Personality factors, Interview Competencies and Communicative Suspiciousness of Canadian Police Interrogators of Criminal Suspects

Michel Funicelli, Jean-Roch Laurence

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Abstract

The interrogation of suspects in a criminal investigation is a prosecution’s most potent weapon and it is sometimes the best available evidence. Identifying the profile of an effective interrogator may improve interview performance. Data concerning personality dimensions, interviewing competencies, and communicative suspicion, a form of cognitive bias, were collected from police interrogators employed with medium and large police forces across Canada. The study confirmed the relations between several Police Interview competencies and
traits from the Five Factor Model previously reported by DeFruyt, Bockstaele, Taris and Van Hiel (2006) and Smets (2009). General Communicative Suspicion (Levine and McCornack, 1991) was negatively related to many of the competencies and personality factors thought to be good indices of job performance. Results are discussed in light of the importance of evaluating the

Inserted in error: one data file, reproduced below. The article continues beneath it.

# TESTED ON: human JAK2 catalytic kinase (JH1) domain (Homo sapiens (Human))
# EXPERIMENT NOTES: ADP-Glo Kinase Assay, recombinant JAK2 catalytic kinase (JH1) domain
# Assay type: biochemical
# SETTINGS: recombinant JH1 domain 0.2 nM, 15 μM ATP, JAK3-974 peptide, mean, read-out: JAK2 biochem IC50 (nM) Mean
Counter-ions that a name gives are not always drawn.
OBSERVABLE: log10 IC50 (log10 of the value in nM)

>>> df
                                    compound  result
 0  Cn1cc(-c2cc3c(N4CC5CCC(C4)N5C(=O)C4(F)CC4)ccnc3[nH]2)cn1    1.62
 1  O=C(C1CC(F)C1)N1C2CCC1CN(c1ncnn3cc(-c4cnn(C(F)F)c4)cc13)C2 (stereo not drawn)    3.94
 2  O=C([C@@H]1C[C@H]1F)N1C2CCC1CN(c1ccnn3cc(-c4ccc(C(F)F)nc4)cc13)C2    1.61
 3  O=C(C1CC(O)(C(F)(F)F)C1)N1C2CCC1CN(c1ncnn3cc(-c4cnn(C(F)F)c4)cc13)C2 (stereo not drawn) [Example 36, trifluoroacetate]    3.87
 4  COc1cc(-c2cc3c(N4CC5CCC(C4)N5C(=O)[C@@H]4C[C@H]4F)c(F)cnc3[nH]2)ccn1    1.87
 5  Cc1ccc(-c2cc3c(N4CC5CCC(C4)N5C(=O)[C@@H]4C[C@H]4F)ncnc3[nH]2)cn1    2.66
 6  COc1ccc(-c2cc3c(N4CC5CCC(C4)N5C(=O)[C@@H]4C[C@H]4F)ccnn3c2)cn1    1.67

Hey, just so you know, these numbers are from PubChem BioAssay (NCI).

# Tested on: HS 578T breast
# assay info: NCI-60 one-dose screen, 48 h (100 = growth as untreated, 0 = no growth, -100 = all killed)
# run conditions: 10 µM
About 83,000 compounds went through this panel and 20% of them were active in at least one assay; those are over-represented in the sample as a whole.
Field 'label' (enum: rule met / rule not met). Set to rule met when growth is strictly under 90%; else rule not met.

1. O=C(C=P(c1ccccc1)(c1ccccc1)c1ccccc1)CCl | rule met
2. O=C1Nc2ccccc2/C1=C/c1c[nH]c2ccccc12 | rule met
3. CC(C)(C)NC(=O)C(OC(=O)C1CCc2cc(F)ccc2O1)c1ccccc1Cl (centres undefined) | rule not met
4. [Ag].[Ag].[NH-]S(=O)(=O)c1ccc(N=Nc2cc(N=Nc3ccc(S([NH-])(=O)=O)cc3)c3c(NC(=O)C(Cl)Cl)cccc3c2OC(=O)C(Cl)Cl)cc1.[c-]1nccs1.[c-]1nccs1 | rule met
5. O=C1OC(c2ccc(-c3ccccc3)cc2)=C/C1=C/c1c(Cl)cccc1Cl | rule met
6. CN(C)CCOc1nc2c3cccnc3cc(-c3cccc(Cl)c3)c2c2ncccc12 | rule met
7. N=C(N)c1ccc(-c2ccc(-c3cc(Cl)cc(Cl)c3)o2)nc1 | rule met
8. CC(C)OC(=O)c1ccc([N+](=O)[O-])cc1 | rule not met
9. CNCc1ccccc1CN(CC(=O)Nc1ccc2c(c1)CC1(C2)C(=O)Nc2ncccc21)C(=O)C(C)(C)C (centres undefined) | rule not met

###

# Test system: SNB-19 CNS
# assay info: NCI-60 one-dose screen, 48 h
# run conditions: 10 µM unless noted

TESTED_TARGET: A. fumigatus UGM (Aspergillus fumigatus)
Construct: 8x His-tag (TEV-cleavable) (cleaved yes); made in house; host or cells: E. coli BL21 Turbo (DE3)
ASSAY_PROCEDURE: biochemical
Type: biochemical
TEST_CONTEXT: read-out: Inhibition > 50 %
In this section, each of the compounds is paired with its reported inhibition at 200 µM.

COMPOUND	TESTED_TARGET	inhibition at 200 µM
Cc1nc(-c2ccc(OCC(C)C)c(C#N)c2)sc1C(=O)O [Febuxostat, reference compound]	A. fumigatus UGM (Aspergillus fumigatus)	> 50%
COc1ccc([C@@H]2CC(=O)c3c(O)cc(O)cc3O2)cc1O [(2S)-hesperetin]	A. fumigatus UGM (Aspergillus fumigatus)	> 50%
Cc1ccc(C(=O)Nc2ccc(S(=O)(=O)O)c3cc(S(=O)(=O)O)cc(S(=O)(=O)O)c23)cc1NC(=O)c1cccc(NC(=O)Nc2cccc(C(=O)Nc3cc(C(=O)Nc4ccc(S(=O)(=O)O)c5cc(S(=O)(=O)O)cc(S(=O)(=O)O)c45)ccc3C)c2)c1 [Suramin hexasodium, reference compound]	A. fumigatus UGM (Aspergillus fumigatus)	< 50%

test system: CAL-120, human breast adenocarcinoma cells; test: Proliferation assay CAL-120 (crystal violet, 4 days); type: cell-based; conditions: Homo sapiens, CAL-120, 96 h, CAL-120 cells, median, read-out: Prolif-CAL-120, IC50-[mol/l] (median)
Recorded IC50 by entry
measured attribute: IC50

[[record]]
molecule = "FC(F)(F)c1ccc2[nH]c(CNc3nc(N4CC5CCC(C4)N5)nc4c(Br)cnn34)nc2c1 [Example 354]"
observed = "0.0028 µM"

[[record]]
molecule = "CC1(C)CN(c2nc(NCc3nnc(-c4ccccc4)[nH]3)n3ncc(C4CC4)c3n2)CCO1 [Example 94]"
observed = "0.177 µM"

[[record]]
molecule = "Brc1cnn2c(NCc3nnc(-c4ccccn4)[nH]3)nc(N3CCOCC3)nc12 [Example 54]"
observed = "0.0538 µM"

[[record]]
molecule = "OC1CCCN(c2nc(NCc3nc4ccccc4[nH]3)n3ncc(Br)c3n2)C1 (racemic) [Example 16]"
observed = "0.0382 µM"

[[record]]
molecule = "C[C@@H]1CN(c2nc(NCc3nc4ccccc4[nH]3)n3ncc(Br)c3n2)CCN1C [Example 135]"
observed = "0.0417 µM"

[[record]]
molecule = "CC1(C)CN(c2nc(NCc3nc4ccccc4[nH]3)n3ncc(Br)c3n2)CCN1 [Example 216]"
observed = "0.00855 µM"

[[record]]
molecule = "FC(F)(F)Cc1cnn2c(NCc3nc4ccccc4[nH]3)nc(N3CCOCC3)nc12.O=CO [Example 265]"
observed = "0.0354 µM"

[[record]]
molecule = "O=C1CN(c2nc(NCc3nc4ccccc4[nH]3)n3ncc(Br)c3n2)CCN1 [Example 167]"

roles played by personality, competencies and cognitive biases in the context of police interrogations.
Original languageEnglish
Pages (from-to)1-15
Number of pages15
JournalI n v e s t i g a t i v e I n t e r v i e w i n g : R e s e a r c h a n d P r a c t i c e
Volume8
Issue number1
Publication statusPublished - 2017

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